&lt;/font&gt;&lt;blockquote&gt;&lt;font class="small"&gt;Quote:&lt;/font&gt;&lt;hr /&gt;
Maybe your "shortstop" pay just doesn't encourage eg8R to even pick up a stick, much less exert any focus?
<hr /></blockquote> Nah, he could probably just shoot the lights out and like he said I am not even a lowly pathetic shortstop who wished I was good enough to make it but have failed along the way. Anyways, you have definitely hit on one point that is completely off subject but you are correct. When I was in college I played pretty well. Since I was never a gambling man I don't have much to measure it against, but we had some tough competition at UF and I enjoyed every minute of it. Having said that, I saw just how poor these great pool players are and decided a real job made more sense. Now I have the best of both worlds, I can play pool where ever I want all over the country and I don't have to worry if I have enough money to get to the next state. /ccboard/images/graemlins/smile.gif

eg8r <hr /></blockquote>

It's not about me being right or wrong...just my opinion.

As for making a living playing pool......I looked at the earnings for 2007 and yes, there are many ways to make more money. But, it's not always about the money. For me it's about making a living doing something one enjoys. I really enjoy my job. My family and friends are well aware of this because it shows in my attitude about work....However, although I love my job and have turned down other opportunities to make substantially more money, I would strongly consider giving up my career if I could make 1/2 the money I make now (guaranteed) by playing pool. Now, my wife may have a different perspective. So, regardless of income, I am very envious of anyone out there who plays at the pro level. It's about being the "best of the best." It's hard to put a price on that. My son wasn't quite good enough to play baseball (pitcher) at the pro level....although I'm sure he could have wrangled some low-level A ball somewhere.... But, he played college baseball and had a decent record and pitched and played against guys that are now in the major leagues. How much money did he really get out of that? Scholarship money, which helped....but he got much more out of it than that...and how many of us would have given anything to play even at the collegiate level? When you are good enough to play with the pros you have reached a pinnacle the rest of us can only dream about. While the money and level of success may vary among the elite, even the lower player has a level of success and has experienced something that no one can ever take from him/her. To me, that's priceless. It may not always put food on the table or get you that corvette, but it's still priceless. Do you really think someone like Allison was driven purely for money? I think she was driven to excellence in spite of the money (or lack thereof).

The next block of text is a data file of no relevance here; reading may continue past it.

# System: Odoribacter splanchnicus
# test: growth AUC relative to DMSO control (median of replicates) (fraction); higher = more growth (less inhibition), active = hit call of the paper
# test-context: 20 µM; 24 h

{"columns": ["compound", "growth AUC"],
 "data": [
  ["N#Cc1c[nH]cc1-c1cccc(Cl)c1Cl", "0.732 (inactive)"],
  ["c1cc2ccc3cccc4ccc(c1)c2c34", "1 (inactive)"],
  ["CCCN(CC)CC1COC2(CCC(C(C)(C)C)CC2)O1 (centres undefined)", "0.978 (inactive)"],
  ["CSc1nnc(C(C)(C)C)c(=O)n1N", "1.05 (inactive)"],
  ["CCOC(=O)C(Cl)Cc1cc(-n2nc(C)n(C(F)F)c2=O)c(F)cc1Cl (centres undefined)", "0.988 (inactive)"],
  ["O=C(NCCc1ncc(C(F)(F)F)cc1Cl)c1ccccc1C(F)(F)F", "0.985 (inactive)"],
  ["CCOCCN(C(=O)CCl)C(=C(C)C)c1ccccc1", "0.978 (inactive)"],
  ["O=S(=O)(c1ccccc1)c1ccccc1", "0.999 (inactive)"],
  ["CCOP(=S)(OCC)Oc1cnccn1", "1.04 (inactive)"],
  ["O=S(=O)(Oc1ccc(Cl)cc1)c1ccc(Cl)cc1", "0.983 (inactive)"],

You and I are both lucky in that we make a decent salary to support a family and play pool. But they are not mutually exclusive.....and while I may improve in skill and can one day be a level 7 in APA 8-ball, I'll still always be a mediocre amateur at best.

av84fun
02-07-2008, 06:20 PM
SKennedy....VERY thoughtful post. And I am sure that you didn't/don't think your son was a "failure" because he didn't quit make it to the bigs.

But unfortunately, there ARE people in the world who would harbor those feelings and who feel that getting "B" grades is a failure...or even make fun of people they THINK were "C" students.

It's hard for me to even fathom that sort of mentality but it certainly does exist.

Regards,
Jim

eg8r
02-08-2008, 07:43 AM
[ QUOTE ]
But unfortunately, there ARE people in the world who would harbor those feelings and who feel that getting "B" grades is a failure...or even make fun of people they THINK were "C" students.

It's hard for me to even fathom that sort of mentality but it certainly does exist. <hr /></blockquote> You really did miss the point and now that you are belaboring it you are showing your rear for all to see. My statement was if the goal is an A and you miss it, then you failed to get an A. How do you continue to miss this very simple idea.

eg8r

SKennedy
02-08-2008, 10:42 AM
<blockquote><font class="small">Quote av84fun:</font><hr> SKennedy....VERY thoughtful post. And I am sure that you didn't/don't think your son was a "failure" because he didn't quit make it to the bigs.

But unfortunately, there ARE people in the world who would harbor those feelings and who feel that getting "B" grades is a failure...or even make fun of people they THINK were "C" students.